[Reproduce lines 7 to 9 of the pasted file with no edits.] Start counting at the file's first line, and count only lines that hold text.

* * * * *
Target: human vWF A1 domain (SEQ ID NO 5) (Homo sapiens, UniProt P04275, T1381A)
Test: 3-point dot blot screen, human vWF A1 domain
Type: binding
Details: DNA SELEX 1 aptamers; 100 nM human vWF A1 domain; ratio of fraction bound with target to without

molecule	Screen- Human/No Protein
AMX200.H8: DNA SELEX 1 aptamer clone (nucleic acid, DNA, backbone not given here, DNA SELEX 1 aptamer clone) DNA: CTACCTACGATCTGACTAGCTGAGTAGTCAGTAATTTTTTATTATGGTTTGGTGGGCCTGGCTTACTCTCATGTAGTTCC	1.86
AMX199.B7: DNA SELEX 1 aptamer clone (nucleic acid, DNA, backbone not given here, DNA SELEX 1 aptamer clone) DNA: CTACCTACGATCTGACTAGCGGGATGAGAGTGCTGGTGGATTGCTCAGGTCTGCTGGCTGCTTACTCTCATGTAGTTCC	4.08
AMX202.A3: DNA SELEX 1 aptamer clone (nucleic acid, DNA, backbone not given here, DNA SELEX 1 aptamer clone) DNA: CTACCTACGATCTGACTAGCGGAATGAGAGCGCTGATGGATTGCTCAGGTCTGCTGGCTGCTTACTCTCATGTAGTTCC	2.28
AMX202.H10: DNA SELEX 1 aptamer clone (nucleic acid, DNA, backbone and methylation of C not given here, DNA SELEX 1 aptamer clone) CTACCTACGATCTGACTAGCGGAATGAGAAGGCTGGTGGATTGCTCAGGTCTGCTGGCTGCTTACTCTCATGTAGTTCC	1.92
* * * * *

AMX199.B7: DNA SELEX 1 aptamer clone (nucleic acid, DNA, backbone not given here, DNA SELEX 1 aptamer clone) DNA: CTACCTACGATCTGACTAGCGGGATGAGAGTGCTGGTGGATTGCTCAGGTCTGCTGGCTGCTTACTCTCATGTAGTTCC	4.08
AMX202.A3: DNA SELEX 1 aptamer clone (nucleic acid, DNA, backbone not given here, DNA SELEX 1 aptamer clone) DNA: CTACCTACGATCTGACTAGCGGAATGAGAGCGCTGATGGATTGCTCAGGTCTGCTGGCTGCTTACTCTCATGTAGTTCC	2.28
AMX202.H10: DNA SELEX 1 aptamer clone (nucleic acid, DNA, backbone and methylation of C not given here, DNA SELEX 1 aptamer clone) CTACCTACGATCTGACTAGCGGAATGAGAAGGCTGGTGGATTGCTCAGGTCTGCTGGCTGCTTACTCTCATGTAGTTCC	1.92